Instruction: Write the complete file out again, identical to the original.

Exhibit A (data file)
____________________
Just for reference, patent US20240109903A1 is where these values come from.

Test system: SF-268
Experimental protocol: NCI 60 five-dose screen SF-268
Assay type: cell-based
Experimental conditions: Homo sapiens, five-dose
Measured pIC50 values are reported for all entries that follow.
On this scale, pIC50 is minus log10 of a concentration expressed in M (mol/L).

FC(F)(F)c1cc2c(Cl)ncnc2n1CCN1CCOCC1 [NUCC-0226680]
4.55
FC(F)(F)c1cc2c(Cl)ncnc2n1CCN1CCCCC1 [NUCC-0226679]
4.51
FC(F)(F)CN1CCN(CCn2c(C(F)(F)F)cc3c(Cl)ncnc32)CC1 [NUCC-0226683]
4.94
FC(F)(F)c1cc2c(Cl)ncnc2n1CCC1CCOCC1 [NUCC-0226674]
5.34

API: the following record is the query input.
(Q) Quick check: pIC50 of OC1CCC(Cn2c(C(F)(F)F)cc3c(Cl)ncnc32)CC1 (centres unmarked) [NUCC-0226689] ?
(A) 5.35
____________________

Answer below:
Just for reference, patent US20240109903A1 is where these values come from.

Test system: SF-268
Experimental protocol: NCI 60 five-dose screen SF-268
Assay type: cell-based
Experimental conditions: Homo sapiens, five-dose
Measured pIC50 values are reported for all entries that follow.
On this scale, pIC50 is minus log10 of a concentration expressed in M (mol/L).

FC(F)(F)c1cc2c(Cl)ncnc2n1CCN1CCOCC1 [NUCC-0226680]
4.55
FC(F)(F)c1cc2c(Cl)ncnc2n1CCN1CCCCC1 [NUCC-0226679]
4.51
FC(F)(F)CN1CCN(CCn2c(C(F)(F)F)cc3c(Cl)ncnc32)CC1 [NUCC-0226683]
4.94
FC(F)(F)c1cc2c(Cl)ncnc2n1CCC1CCOCC1 [NUCC-0226674]
5.34

API: the following record is the query input.
(Q) Quick check: pIC50 of OC1CCC(Cn2c(C(F)(F)F)cc3c(Cl)ncnc32)CC1 (centres unmarked) [NUCC-0226689] ?
(A) 5.35